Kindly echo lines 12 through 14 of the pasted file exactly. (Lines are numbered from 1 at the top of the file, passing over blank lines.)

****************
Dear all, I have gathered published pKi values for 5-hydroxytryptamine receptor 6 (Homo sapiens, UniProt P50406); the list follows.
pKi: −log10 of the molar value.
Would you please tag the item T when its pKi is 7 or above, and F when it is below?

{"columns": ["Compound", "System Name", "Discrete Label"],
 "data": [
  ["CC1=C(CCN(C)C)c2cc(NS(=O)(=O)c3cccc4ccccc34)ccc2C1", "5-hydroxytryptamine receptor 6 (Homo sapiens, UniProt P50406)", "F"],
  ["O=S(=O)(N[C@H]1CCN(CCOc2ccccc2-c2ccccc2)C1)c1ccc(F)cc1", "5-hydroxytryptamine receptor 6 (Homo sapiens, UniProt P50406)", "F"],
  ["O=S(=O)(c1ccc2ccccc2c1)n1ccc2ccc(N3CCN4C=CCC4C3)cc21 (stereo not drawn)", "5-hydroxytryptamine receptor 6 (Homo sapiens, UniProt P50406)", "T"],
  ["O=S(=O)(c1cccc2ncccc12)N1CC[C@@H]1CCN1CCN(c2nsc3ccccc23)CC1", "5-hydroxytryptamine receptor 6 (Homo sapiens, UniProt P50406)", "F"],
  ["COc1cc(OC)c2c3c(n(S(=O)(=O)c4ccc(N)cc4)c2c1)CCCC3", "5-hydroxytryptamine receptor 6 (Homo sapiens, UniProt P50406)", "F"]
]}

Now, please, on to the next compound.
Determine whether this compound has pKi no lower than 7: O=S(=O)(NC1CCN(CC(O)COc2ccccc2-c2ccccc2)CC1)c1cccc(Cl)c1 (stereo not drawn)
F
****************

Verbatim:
Now, please, on to the next compound.
Determine whether this compound has pKi no lower than 7: O=S(=O)(NC1CCN(CC(O)COc2ccccc2-c2ccccc2)CC1)c1cccc(Cl)c1 (stereo not drawn)
F